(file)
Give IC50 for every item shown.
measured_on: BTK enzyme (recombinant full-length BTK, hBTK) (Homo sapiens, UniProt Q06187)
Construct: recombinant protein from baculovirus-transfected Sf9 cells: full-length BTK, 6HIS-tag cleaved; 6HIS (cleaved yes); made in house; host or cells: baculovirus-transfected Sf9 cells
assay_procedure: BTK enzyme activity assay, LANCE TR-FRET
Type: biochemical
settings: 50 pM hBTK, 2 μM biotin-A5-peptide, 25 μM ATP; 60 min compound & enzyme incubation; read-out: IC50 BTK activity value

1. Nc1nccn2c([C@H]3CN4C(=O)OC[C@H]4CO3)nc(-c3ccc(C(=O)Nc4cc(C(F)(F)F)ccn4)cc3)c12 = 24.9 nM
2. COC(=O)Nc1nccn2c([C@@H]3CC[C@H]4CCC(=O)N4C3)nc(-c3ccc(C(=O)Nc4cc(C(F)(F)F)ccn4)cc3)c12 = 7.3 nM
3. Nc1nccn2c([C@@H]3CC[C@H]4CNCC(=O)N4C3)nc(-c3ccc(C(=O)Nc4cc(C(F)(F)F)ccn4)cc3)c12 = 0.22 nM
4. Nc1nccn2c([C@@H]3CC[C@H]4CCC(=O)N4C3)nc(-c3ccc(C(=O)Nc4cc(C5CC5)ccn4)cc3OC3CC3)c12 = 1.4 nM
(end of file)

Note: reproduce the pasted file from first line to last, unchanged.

Give IC50 for every item shown.
measured_on: BTK enzyme (recombinant full-length BTK, hBTK) (Homo sapiens, UniProt Q06187)
Construct: recombinant protein from baculovirus-transfected Sf9 cells: full-length BTK, 6HIS-tag cleaved; 6HIS (cleaved yes); made in house; host or cells: baculovirus-transfected Sf9 cells
assay_procedure: BTK enzyme activity assay, LANCE TR-FRET
Type: biochemical
settings: 50 pM hBTK, 2 μM biotin-A5-peptide, 25 μM ATP; 60 min compound & enzyme incubation; read-out: IC50 BTK activity value

1. Nc1nccn2c([C@H]3CN4C(=O)OC[C@H]4CO3)nc(-c3ccc(C(=O)Nc4cc(C(F)(F)F)ccn4)cc3)c12 = 24.9 nM
2. COC(=O)Nc1nccn2c([C@@H]3CC[C@H]4CCC(=O)N4C3)nc(-c3ccc(C(=O)Nc4cc(C(F)(F)F)ccn4)cc3)c12 = 7.3 nM
3. Nc1nccn2c([C@@H]3CC[C@H]4CNCC(=O)N4C3)nc(-c3ccc(C(=O)Nc4cc(C(F)(F)F)ccn4)cc3)c12 = 0.22 nM
4. Nc1nccn2c([C@@H]3CC[C@H]4CCC(=O)N4C3)nc(-c3ccc(C(=O)Nc4cc(C5CC5)ccn4)cc3OC3CC3)c12 = 1.4 nM